Photo by Miko Guziuk on Unsplash
- Donate to RAICES, a nonprofit that provides pro-bono legal support to immigrants.
Tell the Biden administration to end Title 42 expulsions, which allows the U.S. to turn migrants away under the public health rule. Border agents have turned away migrants nearly 850,000 times since the beginning of the pandemic.
If you have room, consider hosting a refugee family so they have a place to stay while their case is decided.
Last Tuesday, the Department of Homeland Security announced that they would start considering migrants whose cases were terminated by the Trump administration. The Justice Department also reversed an immigration ruling that barred individuals from seeking asylum due to domestic violence or gang violence (NYT). Expanding protections to individuals who are fleeing domestic violence or gang violence will offer protection to women, the majority of whom seek asylum due to interpersonal violence, gender-based abuse, and organized crime (NY Times).
Asylum is a protection granted to individuals who are foreign nationals who meet the definition of a “refugee,” someone not safe in their home country “on account of race, religion, nationality, membership in a particular social group, or political opinion” (American Immigration Council). Under the Trump administration, many asylum seekers who were crossing the U.S.-Mexico border were sent to Mexico to await hearings for their cases.
In 2019, the Trump-era DHS introduced the Migrant Protection Protocols, which required asylum seekers to return to Mexico to await immigration hearings in the United States (DHS). There were about 70,000 migrants enrolled in this program, which was also known as Remain in Mexico. The majority of migrants who were affected by this policy were from Central America. Migrants waiting at the border often live in inhumane conditions and are often victims of violence, kidnapping, and rape (The Guardian). Many have reported missing court hearings because it was too dangerous to attend, or because of extreme situations such as being kidnapped. Those who missed their court hearings were ordered to be deported and lost their chance to get asylum (Buzzfeed).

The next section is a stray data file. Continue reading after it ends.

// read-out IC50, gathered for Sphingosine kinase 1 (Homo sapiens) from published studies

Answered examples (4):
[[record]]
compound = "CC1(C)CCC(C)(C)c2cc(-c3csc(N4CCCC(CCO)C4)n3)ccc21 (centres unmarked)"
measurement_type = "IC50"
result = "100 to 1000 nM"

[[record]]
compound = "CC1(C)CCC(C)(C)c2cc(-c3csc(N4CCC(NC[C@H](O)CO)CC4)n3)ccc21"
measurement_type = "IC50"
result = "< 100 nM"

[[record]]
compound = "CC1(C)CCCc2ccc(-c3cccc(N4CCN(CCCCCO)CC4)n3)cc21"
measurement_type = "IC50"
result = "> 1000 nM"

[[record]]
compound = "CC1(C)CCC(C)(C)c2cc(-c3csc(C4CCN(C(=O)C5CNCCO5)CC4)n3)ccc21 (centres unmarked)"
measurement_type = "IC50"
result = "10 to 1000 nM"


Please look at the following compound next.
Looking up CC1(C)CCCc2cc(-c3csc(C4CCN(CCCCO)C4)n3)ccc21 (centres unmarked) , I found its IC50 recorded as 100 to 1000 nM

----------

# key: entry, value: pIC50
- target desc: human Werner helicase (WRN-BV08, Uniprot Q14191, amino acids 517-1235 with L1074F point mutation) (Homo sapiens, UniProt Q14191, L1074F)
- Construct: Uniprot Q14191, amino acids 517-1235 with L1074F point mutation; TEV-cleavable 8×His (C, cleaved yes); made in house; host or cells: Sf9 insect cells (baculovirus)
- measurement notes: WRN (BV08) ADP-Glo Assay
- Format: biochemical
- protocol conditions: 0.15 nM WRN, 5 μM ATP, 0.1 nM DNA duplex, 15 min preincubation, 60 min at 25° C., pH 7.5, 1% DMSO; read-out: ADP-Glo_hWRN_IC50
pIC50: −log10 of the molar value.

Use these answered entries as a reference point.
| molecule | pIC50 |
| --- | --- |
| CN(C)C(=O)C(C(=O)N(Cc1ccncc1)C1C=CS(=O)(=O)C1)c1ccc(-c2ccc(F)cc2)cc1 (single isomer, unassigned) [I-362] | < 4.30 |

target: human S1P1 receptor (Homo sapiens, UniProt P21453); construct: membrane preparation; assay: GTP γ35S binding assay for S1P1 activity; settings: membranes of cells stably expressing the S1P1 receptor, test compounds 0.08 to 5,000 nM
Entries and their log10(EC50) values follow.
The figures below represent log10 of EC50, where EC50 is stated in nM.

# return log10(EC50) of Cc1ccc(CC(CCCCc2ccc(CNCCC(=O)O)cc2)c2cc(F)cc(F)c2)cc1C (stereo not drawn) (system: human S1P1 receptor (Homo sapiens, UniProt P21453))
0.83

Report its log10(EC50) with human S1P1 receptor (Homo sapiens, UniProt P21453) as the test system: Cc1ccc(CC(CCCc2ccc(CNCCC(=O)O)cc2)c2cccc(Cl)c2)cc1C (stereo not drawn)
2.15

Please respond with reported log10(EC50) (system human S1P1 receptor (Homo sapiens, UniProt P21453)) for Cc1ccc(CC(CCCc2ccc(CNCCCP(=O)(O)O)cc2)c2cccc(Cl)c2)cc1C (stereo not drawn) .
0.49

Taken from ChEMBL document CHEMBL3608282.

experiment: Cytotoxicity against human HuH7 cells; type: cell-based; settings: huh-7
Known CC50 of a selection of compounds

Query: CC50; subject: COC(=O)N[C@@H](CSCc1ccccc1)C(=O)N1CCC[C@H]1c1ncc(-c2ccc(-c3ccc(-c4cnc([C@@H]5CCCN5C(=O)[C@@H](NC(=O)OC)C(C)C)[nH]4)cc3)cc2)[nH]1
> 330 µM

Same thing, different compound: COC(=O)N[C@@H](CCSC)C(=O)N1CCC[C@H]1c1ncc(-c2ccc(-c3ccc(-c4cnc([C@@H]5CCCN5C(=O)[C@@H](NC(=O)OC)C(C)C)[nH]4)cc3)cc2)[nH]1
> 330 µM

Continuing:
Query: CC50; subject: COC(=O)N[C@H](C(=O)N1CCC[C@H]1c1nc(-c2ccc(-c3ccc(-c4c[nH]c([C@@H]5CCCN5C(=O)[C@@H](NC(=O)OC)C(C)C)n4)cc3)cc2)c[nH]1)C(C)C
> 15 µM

DHS suspended the Migrant Protection Protocols on Biden’s first day in office. This allowed many of the migrants already waiting for case decisions to cross the border in February (The Guardian). However, the Biden administration only allowed unaccompanied minors to stay in the U.S. as new asylum applicants. This resulted in a new type of family separation where families remained in Mexico as they sent their children across the border alone (Politico).
Regardless of administration, applying for asylum is not as simple as walking up to the border. Asylum seekers must somehow get into the U.S. to claim asylum, which may involve crossing multiple countries and a militarized border, and prove that they meet the criteria of being a refugee. The majority of cases are denied (NYT). By February of 2020, most asylum seekers who were granted relief waited more than 930 days, and are incarcerated in detention centers while their case is processed. Individuals who wait in detention are five times less likely to secure legal counsel for their cases (American Immigration Counsel). Asylum seekers who find a way to bypass detention still aren’t authorized to work in the United States, making it impossible to earn a legal source of income (NOLO). Children who cross the border alone are imprisoned by Customs and Border Protection. In early May, U.S. officials held over 22,500 refugee children in custody (BBC).
With the new provisions, some migrant camps in Mexico are finally starting to empty (Reuters). Whether these migrants will be granted asylum is yet to be seen since most cases are denied. Salvadoran, Guatemalan, and Honduran people have their asylum cases approved at rates much lower than the average of 35% (Seattle Times). That means two out of three people who tell immigration authorities their life would be in danger in their home country because of a social group or identity they belong to are forced to return to those very conditions.
We must advocate for individuals who are fleeing violence and offer a safer path to survival. Some of the new protections that are granted by the Biden administration are a step forward, but we need to continue to offer protections to individuals who are fleeing dangerous conditions. Amnesty International argues that “the people are not the problem. Rather, the causes that drive families and individuals to cross borders and the short-sighted and unrealistic ways that politicians respond to them are the problem” (Amnesty International).
- The Justice Department recently reversed the Trump Administration policy barring individuals from applying for asylum due to domestic violence or gang violence.
The process of applying for asylum is much harder than the media and lawmakers make it out to be, and the majority of applications for asylum are not approved.
Guatemalan, Honduran, and Salvadoran asylum applicants are less likely to have their applications approved than asylum seekers from other countries.